Once again our generous donors took a stand for music education by completing a week long campaign supporting music programs in the United States.
This week, Keeping The Blues Alive Foundation made two donations to music projects based in Mineral, VA and Lakeville, MA! Read about them below:
MINERAL, VA – The small, small town of Mineral, VA is home to under 1,000 people. Rightfully named, Mineral boasts the proud families of an old mining town that used to support the community by mining for gold and other minerals. In fact, the C&O Depot still stands at the intersection of 1st St. and the 522 – a historical landmark in American history. Even further rooted in the heritage of the town and its elementary school, Jouett Elementary, is the tale of Jack Jouett, the Virginian Paul Revere!
But beyond the rich history and blue collar pride that runs through the town, there’s a stronger sense of resourcefulness that they share. Mr. J. Stehle, an elementary music teacher at the school, says that the students at [Jouett] are hard working, focused, and driven to
succeed. “[The students] do not let a lack of resources stop them from learning as much as possible. My school is proud to offer students with as many opportunities as possible! The music program offers a before school chorus option and a before school percussion ensemble.” Clearly, these kids mean business.
When we learned about the need for more percussive instruments for the percussion ensemble, we were even MORE shocked at the fact they weren’t even asking for your typical band instruments. These are “Build Your Own Bongo Cajon” kits. Yes! Apparently, you can buy a DIY kit with the appropriate components of a bongo cajon, and build it yourself – kind of like going to IKEA but for music instruments. I saw them in Germany last week, and had no idea how popular they were becoming in the States!
Now, music teachers have a cost-effective way of outfitting their music classrooms with hands-on building projects that result in musical instruments. Keeping The Blues Alive is a strong advocate for the integration of core subjects in music classrooms (and vice versa). This is such a wonderful and selfless opportunity to incorporate math and tactical craftsman skills in the music room. Furthermore, once the instruments are constructed, the students will be able to decorate the instruments (hello art class?) and then get to the good stuff (the music)!
“Our classes will learn songs and rhythms using the bongos that will expand on our musical knowledge and appreciation of music! We will play in several different styles with our new bongos expanding our understanding of the world and [its] many different cultures. Thank you very much! We hope this connection will fuel a passion for creative construction of more musical instruments that can help us learn more about the music we love so much!” – Mr. Stehle
We are very excited for Mr. Stehle and the classes at Jouett Elementary. The only thing that could have made this donation sweeter, was if had money left over to give – … oh wait. We did!
LAKEVILLE, MA – Five hundred miles northeast of Mineral, is the lakeside city of Lakeville where we linked up with Assawompset Elementary School. They were looking for sponsors to fund new mallets/music makers called “Boomwhackers.”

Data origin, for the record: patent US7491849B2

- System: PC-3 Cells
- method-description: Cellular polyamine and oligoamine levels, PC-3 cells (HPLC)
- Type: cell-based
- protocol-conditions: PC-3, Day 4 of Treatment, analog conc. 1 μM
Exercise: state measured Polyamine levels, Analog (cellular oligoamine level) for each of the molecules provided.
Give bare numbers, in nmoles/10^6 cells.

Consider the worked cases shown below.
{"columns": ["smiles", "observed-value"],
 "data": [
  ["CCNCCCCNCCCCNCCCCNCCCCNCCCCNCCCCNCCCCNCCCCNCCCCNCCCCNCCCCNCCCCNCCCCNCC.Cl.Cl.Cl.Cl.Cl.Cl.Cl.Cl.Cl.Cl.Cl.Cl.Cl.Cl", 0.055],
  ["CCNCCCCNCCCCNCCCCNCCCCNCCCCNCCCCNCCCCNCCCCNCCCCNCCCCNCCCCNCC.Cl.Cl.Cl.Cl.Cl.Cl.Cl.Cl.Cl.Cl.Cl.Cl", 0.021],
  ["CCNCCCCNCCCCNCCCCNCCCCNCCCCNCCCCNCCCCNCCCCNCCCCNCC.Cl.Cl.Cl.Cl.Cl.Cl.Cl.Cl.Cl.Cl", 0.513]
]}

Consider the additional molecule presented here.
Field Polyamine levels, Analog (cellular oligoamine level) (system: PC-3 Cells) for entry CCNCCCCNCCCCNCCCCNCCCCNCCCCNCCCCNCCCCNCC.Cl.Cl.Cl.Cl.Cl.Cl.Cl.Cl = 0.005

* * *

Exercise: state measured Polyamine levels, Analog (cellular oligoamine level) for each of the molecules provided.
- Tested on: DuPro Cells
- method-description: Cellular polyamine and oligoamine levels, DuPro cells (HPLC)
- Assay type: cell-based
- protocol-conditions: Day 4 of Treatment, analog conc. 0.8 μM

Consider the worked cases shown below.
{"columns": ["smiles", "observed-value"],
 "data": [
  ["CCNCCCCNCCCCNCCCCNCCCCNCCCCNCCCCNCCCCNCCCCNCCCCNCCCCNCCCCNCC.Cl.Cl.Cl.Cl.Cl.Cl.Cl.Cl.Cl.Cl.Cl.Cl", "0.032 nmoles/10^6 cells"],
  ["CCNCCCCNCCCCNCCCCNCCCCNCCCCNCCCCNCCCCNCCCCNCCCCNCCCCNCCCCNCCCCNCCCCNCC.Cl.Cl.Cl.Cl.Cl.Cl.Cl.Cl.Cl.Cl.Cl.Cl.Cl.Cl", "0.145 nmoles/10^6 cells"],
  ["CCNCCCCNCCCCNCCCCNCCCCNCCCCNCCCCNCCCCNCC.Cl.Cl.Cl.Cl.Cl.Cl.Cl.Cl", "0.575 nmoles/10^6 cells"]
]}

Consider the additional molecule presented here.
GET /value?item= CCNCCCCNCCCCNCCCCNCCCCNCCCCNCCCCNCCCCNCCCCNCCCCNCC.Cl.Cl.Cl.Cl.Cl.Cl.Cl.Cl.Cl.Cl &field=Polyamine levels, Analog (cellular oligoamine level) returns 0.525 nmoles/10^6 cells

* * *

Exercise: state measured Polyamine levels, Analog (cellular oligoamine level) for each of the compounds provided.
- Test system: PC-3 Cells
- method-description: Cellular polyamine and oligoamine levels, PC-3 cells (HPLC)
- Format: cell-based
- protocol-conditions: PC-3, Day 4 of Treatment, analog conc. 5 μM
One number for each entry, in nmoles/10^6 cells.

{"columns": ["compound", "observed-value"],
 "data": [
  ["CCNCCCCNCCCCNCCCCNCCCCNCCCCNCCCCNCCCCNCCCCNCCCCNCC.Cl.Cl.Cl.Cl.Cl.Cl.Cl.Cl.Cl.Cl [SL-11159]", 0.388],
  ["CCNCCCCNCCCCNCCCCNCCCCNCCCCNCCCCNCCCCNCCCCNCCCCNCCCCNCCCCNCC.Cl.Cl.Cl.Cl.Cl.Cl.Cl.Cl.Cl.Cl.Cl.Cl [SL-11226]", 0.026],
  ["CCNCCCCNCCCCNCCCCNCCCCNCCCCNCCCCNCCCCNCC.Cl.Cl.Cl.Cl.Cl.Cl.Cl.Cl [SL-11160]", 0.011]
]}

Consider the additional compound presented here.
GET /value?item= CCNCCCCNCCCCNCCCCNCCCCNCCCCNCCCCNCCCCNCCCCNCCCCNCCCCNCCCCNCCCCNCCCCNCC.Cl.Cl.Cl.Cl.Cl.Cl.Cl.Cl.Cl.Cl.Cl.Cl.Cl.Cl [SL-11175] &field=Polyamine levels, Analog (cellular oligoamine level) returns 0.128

*** By the way, If you are in the mood for a laugh, PLEASE watch this video of Boomwhackers in action. I’ll admit – if these young aspiring teachers can whip up a harmonious cover of “Call Me Maybe” using Boomwhackers, then our kids’ futures look extremely bright!
If you have never heard of Boomwhackers, we understand. The concept is simple; If you want to reach kids at the elementary level, and you don’t have the resources and financial ability to start your own band program, then encourage kids with stimulating pitched percussive instruments to spark their curiosity. They’re inexpensive, they’re fun for all ages, and it allows the students to be active in the music classroom while learning many of the same principles that traditional programs teach. Particularly, emphasis is placed on rhythmic values, but the added element is the fact that the tubes are pitched to different notes. The notation primarily symbolizes songs on the treble clef – mostly notes from “middle C” and above. We assume the pack would come with a songbook for students and teachers to follow, but contrarily, the teacher would be overly capable of writing out music for them if necessary. In some ways, it’s imperative that the teacher be involved with the songwriting process so that students can learn recent pop tunes and folk songs that would not be covered in a standardized textbook.
By using the donations that poured in this week, Keeping The Blues Alive and several other anonymous donors chipped in to purchase a classroom set for Mrs. Eacobacci’s room.
It is our hope that by encouraging and supplementing music teachers’ projects, they will continue to
fight for their programs, and know that foundations like us, like Save The Music, and others exist to help them. Never give up on music and arts. When we give up on music and arts programs, we close off our children’s minds to a creative and inspiring world that is all around us. We need creative thinkers -not just mathematic and scientific thinkers – to help us solve the world’s greatest problems. We give ourselves a chance to succeed, when we give our kids every opportunity to be their best.